LAS VEGAS -- Marc Turnesa completed a wire-to-wire victory for his first PGA Tour title, closing with a 4-under 68 on Sunday to hold off Matt Kuchar by a stroke in the Justin Timberlake Shriners Hospitals for Children Open.
The fourth rookie to win on the PGA Tour this season, Turnesa opened with rounds of 62, 64 and 69 at TPC Summerlin en route to a tournament-record 25-under 263 total. He earned a career-best $738,000 to jump from 138th to 75th on the money list.
Turnesa birdied Nos. 9, 11, 12 and 14 to reach 25 under on the mostly sunny, breezy day. He also birdied the par-3 17th, but dropped a stroke on the par-4 18th.
"I only won by a shot, so obviously every birdie I made was important," said Turnesa, the 30-year-old former North Carolina State star who broke the event mark of 23-under 264 set last year by George McNeill.
Kuchar finished with a 64.
Former UNLV star Chad Campbell shot a 67 to tie for third at 22 under with John Mallinger (68) and 49-year-old Michael Allen (70). Tim Herron (62) and Davis Love III (67) followed at 21 under in the Fall Series event.
Kuchar, the second-round co-leader who began the final round at 19 under, birdied the par-5 13th and par-3 14th to take the lead at 24 under, but finished with four straight pars to fall a stroke back.
"It started playing hard on the last couple holes," Kuchar said. "The wind really started picking up. Fifteen and 16 are definitely birdie holes that I missed opportunities on. But into the wind with some tough pins, I'm just not quite long enough [on the par-4 15] to get quite all the way there into the wind.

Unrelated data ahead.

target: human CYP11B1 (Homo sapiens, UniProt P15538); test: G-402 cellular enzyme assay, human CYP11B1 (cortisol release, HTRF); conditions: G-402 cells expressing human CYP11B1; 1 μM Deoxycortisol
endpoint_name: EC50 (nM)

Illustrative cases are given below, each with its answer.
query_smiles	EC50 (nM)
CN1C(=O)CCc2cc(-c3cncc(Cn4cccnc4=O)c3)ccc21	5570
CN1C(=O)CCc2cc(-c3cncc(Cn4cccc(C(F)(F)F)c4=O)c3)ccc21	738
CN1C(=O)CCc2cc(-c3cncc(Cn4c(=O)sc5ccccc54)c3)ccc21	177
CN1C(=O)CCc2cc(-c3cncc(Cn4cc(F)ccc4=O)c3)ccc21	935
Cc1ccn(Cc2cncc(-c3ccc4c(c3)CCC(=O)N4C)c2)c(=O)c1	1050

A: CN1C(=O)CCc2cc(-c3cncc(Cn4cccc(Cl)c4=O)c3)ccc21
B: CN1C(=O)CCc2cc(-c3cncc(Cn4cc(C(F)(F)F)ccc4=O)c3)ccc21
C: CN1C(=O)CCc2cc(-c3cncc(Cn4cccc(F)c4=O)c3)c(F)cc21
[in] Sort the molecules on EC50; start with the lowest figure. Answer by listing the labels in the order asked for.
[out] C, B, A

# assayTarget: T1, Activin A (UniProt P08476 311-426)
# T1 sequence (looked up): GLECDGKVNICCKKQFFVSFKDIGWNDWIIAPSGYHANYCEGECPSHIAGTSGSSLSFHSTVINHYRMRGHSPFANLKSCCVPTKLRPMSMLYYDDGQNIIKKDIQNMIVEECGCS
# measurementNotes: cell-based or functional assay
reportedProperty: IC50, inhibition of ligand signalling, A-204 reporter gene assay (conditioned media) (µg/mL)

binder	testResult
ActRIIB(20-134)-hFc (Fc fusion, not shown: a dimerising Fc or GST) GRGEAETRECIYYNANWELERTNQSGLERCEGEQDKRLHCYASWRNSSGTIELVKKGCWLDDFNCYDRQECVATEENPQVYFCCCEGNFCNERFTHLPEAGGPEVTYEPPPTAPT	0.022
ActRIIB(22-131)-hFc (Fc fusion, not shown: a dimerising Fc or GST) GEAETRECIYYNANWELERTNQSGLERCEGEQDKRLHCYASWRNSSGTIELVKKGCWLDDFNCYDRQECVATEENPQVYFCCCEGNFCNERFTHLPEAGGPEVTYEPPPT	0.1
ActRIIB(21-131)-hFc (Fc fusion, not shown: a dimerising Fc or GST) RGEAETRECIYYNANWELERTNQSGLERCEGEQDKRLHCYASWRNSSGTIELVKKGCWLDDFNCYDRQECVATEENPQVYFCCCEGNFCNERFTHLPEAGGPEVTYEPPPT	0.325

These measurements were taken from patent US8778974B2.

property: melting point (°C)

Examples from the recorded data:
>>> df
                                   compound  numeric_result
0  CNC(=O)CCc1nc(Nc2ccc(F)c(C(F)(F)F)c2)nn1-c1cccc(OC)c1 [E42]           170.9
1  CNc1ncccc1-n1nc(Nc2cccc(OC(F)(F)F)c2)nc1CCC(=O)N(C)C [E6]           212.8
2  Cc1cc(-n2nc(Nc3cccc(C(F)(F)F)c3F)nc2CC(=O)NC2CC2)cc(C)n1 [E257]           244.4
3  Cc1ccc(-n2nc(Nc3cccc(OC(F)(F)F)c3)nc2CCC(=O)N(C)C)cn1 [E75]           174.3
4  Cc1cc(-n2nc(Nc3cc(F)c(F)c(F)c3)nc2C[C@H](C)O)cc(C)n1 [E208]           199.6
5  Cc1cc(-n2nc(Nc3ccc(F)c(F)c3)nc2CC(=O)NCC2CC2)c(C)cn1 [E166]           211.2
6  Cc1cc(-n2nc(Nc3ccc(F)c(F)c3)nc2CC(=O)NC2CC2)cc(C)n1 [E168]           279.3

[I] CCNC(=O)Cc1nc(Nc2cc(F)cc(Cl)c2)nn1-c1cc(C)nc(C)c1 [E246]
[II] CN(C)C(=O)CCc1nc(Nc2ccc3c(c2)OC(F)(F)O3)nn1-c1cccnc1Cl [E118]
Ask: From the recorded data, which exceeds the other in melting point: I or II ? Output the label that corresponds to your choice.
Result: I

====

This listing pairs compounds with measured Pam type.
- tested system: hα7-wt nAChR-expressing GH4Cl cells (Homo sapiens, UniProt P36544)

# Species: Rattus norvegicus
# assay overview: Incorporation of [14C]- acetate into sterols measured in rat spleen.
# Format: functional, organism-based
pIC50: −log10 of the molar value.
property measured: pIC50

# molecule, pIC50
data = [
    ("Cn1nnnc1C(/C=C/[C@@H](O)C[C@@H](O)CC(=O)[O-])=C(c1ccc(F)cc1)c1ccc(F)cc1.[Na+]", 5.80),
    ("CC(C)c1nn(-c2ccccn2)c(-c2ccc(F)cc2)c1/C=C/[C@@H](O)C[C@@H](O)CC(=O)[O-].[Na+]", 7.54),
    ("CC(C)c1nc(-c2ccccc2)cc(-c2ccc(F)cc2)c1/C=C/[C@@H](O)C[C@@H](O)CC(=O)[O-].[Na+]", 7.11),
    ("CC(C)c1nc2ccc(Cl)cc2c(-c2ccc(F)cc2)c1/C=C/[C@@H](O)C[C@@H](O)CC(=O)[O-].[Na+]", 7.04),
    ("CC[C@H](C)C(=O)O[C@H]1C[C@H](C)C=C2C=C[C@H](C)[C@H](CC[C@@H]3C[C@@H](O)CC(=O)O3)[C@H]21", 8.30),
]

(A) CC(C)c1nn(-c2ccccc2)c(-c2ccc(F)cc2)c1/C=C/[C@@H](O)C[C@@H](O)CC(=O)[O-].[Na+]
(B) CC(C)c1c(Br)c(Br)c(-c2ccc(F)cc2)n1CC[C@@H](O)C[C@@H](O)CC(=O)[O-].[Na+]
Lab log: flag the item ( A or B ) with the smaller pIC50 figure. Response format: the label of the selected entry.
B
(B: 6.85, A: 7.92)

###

"Sixteen, had a layup. It was certainly an opportunity from 110 yards. I missed one short putt on the first hole -- about a 6-footer for birdie. Other than that, I played some pretty solid golf."
Turnesa, the 2007 Miccosukee Championship winner on the Nationwide Tour, also led after three rounds last month in the Viking Classic, but made a late double bogey and ended up losing to Will MacKenzie on the second hole of a playoff.
"It was disappointing. But you know what, I did the best I could and it didn't work out. The same thing could have easily happened here today," Turnesa said. "You just got to get over it and move on. There's tournaments every week out here and you just got to take the positive out of it and move on."
Turnesa is part of a famous golf family. His great-uncle, Jim, won the 1952 PGA Championship, and his grandfather, Mike, was a six-time winner on the PGA Tour who finished second to Ben Hogan in the 1948 PGA Championship.
Mike was one of seven brothers, six of whom played on PGA Tour. One of those, Joe, was a 15-time PGA Tour winner. The only brother who didn't turn professional was Willie, the 1938 and 1948 U.S. Amateur champion and 1947 British Amateur winner.
"I don't really feel like I'm carrying on a name," Turnesa said. "I guess I am without even thinking about it. I'm just trying to play golf as best I can and that's all I can really do."